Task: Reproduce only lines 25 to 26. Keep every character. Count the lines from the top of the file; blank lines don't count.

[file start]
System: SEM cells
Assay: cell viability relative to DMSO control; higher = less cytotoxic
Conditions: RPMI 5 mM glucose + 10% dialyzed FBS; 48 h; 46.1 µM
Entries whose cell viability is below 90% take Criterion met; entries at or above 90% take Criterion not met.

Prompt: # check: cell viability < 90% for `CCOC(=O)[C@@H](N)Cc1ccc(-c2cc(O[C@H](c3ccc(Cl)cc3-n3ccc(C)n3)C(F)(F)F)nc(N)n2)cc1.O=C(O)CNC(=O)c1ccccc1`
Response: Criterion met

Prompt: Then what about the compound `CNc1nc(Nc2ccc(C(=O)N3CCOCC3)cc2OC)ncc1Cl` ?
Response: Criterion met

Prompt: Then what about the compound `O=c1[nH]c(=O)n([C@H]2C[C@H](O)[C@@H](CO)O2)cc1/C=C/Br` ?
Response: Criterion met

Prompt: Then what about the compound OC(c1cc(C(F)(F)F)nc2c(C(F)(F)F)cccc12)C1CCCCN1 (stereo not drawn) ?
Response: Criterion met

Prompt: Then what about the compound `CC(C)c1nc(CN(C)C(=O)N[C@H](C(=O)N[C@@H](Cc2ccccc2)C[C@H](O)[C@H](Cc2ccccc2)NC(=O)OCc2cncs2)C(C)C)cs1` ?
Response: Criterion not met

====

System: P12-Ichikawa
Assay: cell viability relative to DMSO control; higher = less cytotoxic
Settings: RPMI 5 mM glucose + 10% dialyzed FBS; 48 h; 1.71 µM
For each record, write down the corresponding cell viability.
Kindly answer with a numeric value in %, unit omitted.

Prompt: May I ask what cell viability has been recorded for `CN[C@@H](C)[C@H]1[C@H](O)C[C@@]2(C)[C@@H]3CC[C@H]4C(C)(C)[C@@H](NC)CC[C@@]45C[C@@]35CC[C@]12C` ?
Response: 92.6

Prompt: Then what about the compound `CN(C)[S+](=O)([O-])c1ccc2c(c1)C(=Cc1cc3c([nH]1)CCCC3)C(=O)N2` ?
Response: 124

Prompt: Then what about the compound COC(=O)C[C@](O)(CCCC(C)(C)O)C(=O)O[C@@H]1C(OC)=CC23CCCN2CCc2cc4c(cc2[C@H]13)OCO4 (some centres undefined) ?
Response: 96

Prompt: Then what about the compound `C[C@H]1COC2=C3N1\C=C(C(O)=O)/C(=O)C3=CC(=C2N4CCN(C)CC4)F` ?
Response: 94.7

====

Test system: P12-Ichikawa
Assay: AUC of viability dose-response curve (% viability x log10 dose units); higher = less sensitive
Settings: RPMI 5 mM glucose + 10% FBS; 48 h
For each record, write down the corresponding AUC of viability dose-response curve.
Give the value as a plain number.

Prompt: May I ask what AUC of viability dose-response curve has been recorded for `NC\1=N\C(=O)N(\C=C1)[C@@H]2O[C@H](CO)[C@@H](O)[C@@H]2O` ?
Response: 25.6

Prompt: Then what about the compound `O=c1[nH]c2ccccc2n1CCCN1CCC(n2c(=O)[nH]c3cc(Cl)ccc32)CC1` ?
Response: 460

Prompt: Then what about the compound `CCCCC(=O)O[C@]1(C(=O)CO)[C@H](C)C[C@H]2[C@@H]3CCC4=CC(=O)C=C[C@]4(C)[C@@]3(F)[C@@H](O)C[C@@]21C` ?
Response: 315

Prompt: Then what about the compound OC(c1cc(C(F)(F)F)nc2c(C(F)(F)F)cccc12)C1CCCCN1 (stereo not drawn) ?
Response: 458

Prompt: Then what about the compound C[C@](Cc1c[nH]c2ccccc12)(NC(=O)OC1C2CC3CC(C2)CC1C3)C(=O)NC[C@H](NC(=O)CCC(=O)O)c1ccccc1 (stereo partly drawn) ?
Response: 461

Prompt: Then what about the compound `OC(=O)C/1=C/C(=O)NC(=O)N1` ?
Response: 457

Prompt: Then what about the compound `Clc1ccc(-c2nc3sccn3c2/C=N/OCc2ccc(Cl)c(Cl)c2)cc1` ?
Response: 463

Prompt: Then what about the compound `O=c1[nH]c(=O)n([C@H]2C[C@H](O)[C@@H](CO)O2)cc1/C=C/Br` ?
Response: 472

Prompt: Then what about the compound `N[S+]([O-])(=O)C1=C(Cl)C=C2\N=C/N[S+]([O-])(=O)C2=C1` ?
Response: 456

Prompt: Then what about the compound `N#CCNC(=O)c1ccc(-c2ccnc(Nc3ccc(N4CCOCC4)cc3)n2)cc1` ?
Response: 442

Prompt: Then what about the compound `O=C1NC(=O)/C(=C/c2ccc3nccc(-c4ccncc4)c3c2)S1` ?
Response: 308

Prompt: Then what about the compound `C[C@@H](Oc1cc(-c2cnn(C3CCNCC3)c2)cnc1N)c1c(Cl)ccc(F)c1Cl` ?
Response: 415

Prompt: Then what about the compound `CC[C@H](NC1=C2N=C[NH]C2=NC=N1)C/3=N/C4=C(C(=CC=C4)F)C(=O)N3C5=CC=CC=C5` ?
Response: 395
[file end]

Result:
Prompt: Then what about the compound COC(=O)C[C@](O)(CCCC(C)(C)O)C(=O)O[C@@H]1C(OC)=CC23CCCN2CCc2cc4c(cc2[C@H]13)OCO4 (some centres undefined) ?
Response: 96